The Stanfords brought their son’s body back to California and tried to plan for a future without him. Although their dream of raising a family had died with him, there was one thing they could do. “The children of California shall be our children,” Stanford told his wife. And, with that, they planted the seeds of what would become Stanford University.
The school opened in 1891, the pride of the Stanfords and the state, with Father Leland and Mother Jane at the helm. Two years later, Leland Stanford died, joining his son in the family mausoleum on the university campus. Jane was left alone to run the school and the family estate.
Although tremendously popular with the students, Mrs. Stanford was rumored to sometimes clash with the university’s board of trustees. There were even murmurs that some members of the board would prefer to run the university without her influence, a wish they were granted in 1903 when she transferred all rights as a co-founder to the board.
By all accounts, Honolulu was just what Mrs. Stanford needed. She seemed to be shaking off her earlier melancholy and had enjoyed a charming picnic on the afternoon of Feb. 28. Held on the grounds of the Moana Hotel, Mrs. Stanford partook in the hotel’s packed lunch of cucumber sandwiches and gingerbread. She ate so heartily that, come dinnertime, she still wasn’t hungry. She asked her secretary Bertha Berner to bring her a laxative and bicarbonate of soda at 8:15 p.m., and retired to bed soon after.
What happened next was analyzed for months by detectives, the curious public and an official coroner’s inquest. According to Berner, she was sound asleep when she was awoken by the moans of her employer around 11 p.m. Berner looked up to see the outline of Mrs. Stanford clinging to the door frame.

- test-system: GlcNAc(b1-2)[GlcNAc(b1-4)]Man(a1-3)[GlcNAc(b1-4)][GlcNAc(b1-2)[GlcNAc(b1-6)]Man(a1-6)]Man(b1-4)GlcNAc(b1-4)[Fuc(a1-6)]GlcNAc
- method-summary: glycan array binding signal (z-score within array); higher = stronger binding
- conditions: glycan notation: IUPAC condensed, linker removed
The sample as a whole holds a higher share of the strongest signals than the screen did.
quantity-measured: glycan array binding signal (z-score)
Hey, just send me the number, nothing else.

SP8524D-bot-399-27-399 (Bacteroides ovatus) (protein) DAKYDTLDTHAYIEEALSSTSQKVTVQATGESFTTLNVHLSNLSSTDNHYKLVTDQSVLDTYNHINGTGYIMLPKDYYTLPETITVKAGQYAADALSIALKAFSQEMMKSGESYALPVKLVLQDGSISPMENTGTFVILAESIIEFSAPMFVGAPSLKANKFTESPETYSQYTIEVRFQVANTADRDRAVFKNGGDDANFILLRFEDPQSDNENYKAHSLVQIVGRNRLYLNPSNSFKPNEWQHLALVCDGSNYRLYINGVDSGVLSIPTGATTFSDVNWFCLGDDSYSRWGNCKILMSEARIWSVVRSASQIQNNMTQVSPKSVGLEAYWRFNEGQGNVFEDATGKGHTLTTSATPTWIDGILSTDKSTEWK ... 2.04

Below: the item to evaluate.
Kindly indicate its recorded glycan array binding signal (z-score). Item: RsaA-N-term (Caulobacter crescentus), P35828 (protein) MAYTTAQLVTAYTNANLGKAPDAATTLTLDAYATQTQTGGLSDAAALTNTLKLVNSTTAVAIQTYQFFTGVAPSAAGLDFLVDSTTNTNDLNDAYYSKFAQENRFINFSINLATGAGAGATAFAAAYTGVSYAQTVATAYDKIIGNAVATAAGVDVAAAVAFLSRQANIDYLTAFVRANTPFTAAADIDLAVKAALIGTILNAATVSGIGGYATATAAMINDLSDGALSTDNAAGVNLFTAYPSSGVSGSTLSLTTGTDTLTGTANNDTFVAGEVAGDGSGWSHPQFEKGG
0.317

“I have got no control of my body,” she said. “I think I have been poisoned again.”
Berner helped Mrs. Stanford back to her room, by which time she was undergoing full-body spasms. A doctor also staying in the hotel was called.
“Bertha,” Mrs. Stanford gestured to her secretary. “Tell the doctor what happened.”
Berner took her to mean the earlier poisoning attempt, and she informed the doctor of it. He had a stomach pump fetched, but it was too late. Mrs. Stanford’s body twisted with back-breaking convulsions for three straight minutes. During a brief break in the suffering, she groaned, “What a horrible death to die!”
At 11:30, Jane Stanford shuddered once more and died.
As the rest of the hotel guests slept on, police descended on the crime scene. In Mrs. Stanford’s room, they found a bottle of cascara capsules — a laxative — and the glass of bicarbonate of soda, a common treatment for indigestion. Police speculated one or both were poisoned with strychnine and had them bagged up to be analyzed by a chemist. An autopsy was also ordered.
“The [Honolulu] officers are satisfied Mrs. Stanford was poisoned,” the Press-Democrat reported, “but whether it is murder or suicide they are unable to solve.”
As was customary, Hawaiian officials called an inquest. Dr. C.B. Wood testified before a coroner’s jury that the symptoms he found at the autopsy were typical of strychnine: extreme rigidity of the limbs, a locked jaw and purple discoloration of the corpse. Tests done to Mrs. Stanford’s organs revealed the presence of strychnine, and an analysis of the laxative pills also showed the poison. When asked for an official cause of death, Wood confidently stated it was strychnine poisoning.
Bertha Berner was also called to testify, although she was less enthusiastic about the murder theory — a reaction no doubt influenced by the fact she was the only person present at both poisonings.